Ofwat has proposed new, additional guidance on bulk supply tariffs charged by incumbent water suppliers to New Appointments and Variations (NAV) suppliers in a bid to kick start what it sees as sluggish competition in the developer service market.
Ofwat said new guidance was needed because: there are issues with competition in developers’ services; stakeholder concerns about current bulk charges; and the new markets and controls that will come with PR19 would limit the information available to set charges and the charges set by NAVs. The regulator said: “Our view is that the market is not delivering the best outcome for developers or end-customers, nor providing appropriate incentives for innovation that would benefit end customers.”
And it noted that water was lagging behind its energy counterparts: “We understand that the proportion of new developments built and operated by NAVs is very small when compared to that provided by equivalent third parties in gas and electricity,” said Ofwat.
The regulator said sought through its guidance to provide a level playing field between incumbent water companies, self-lay organistions, developers and NAVs. It was, Ofwat said, was part of its strategy to ensure trust and confidence in the sector.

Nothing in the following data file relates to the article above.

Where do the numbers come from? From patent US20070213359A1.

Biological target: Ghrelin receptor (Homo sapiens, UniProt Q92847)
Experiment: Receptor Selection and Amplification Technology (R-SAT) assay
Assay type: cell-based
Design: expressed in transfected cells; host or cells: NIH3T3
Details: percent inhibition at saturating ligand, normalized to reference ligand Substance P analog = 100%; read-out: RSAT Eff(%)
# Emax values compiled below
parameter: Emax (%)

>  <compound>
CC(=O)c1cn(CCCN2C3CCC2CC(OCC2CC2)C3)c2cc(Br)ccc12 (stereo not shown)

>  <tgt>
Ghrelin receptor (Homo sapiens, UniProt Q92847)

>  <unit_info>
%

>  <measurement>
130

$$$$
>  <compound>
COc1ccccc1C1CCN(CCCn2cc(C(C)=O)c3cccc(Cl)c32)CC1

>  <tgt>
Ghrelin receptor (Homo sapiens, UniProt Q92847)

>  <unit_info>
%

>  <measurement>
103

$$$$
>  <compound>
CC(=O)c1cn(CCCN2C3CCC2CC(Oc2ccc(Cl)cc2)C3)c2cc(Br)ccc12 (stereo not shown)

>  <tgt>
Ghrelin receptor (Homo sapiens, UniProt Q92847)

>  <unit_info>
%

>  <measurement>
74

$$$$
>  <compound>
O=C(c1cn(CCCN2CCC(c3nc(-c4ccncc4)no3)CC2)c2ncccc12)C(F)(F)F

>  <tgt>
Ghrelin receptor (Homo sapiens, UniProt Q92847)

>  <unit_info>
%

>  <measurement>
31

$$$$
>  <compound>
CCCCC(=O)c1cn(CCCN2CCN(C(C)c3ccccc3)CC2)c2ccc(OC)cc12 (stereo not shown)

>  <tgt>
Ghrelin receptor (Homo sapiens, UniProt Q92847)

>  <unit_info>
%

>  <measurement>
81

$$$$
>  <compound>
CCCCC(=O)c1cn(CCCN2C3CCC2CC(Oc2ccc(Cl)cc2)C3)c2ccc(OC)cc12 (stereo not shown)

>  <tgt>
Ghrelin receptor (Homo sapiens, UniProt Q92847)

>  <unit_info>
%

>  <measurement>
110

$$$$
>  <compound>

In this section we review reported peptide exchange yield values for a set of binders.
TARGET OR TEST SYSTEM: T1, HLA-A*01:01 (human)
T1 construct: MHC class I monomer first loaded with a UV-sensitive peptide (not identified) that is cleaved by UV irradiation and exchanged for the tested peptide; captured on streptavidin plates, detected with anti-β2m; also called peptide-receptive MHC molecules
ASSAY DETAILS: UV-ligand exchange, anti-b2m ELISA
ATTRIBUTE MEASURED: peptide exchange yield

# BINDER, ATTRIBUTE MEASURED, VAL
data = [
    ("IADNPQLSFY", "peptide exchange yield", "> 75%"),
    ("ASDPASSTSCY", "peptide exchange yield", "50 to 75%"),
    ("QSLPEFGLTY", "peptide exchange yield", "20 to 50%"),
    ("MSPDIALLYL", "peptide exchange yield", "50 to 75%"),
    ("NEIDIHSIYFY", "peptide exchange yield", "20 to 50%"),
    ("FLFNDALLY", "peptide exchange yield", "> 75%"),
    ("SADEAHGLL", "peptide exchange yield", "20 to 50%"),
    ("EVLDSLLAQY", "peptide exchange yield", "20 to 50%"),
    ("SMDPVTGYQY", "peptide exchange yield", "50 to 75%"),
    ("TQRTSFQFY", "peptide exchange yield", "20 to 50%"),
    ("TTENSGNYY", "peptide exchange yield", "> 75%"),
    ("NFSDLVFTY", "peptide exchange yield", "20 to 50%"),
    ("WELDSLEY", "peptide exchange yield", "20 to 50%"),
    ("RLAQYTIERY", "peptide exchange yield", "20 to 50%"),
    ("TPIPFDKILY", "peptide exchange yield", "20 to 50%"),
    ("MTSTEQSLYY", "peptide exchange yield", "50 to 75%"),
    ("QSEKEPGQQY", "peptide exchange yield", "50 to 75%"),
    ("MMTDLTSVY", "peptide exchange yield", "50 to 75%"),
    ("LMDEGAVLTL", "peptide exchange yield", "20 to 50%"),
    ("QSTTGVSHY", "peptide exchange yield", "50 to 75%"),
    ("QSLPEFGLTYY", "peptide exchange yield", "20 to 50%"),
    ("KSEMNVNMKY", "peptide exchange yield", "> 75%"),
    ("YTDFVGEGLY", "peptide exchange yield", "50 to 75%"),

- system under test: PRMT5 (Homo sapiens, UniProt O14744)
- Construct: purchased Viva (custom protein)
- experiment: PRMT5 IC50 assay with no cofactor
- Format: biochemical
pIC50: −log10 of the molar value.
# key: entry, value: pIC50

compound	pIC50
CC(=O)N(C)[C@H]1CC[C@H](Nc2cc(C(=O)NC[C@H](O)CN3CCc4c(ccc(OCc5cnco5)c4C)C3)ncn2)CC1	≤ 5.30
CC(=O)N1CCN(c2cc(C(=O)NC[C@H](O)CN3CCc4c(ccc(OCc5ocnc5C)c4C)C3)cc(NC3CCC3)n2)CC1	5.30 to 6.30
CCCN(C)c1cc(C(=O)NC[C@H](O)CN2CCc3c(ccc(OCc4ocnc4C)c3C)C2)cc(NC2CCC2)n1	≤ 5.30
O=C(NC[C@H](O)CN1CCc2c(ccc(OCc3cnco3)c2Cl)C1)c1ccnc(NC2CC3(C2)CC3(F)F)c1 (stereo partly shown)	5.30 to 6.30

It said also that sought to ensure that “more intense competition and the benefits are passed on to both developers and end-customers in the form of lower prices, better quality services and more innovation,” through increased choice for developers.
In its consultation document Ofwat promoted a wholesale-minus approach would be preferable.
in setting bulk charges over a cost plus approach. It listed among its advantages a lower risk of error in the wholesale-minus method arising from the smaller number of cost under consideration in cost-plus.